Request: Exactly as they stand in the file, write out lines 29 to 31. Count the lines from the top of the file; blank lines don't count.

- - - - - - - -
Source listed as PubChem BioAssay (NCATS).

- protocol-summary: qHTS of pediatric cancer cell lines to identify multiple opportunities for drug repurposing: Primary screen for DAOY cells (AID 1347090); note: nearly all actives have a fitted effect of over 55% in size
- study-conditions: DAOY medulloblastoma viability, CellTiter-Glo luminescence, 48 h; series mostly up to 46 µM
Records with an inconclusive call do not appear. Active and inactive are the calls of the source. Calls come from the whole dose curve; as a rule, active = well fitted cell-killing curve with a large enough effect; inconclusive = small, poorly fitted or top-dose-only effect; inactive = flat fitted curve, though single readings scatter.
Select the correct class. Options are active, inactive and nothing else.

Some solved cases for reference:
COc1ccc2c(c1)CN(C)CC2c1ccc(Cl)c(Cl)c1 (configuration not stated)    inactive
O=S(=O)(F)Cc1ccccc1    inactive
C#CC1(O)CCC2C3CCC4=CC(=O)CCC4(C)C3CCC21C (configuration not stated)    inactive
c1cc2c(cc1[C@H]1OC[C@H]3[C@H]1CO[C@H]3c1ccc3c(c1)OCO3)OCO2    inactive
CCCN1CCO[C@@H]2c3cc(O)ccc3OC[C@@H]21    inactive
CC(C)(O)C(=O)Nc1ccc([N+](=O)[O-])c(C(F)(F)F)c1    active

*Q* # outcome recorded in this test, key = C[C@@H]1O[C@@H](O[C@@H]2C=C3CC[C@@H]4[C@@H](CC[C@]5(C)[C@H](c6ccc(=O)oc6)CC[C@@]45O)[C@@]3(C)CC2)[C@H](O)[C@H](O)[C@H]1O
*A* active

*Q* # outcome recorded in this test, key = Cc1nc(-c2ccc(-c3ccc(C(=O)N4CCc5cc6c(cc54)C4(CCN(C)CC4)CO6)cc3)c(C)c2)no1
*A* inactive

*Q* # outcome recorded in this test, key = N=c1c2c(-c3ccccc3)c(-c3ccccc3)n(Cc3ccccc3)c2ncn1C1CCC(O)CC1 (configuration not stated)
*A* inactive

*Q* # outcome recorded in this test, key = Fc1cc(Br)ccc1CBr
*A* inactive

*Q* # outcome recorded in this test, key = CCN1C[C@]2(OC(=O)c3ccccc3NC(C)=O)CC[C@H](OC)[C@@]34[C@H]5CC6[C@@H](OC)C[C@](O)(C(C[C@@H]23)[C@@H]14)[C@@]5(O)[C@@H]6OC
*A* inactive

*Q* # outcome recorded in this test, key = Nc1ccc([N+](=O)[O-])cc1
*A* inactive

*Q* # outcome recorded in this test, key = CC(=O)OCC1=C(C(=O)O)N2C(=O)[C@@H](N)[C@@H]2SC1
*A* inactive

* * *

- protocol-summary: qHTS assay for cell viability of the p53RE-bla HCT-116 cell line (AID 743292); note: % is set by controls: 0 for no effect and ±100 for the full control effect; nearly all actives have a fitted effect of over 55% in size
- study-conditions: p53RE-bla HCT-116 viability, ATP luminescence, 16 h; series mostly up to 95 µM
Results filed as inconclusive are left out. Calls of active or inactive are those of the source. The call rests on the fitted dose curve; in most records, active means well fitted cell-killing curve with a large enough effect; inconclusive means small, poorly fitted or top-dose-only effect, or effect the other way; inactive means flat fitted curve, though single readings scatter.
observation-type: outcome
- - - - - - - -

- study-conditions: p53RE-bla HCT-116 viability, ATP luminescence, 16 h; series mostly up to 95 µM
Results filed as inconclusive are left out. Calls of active or inactive are those of the source. The call rests on the fitted dose curve; in most records, active means well fitted cell-killing curve with a large enough effect; inconclusive means small, poorly fitted or top-dose-only effect, or effect the other way; inactive means flat fitted curve, though single readings scatter.
observation-type: outcome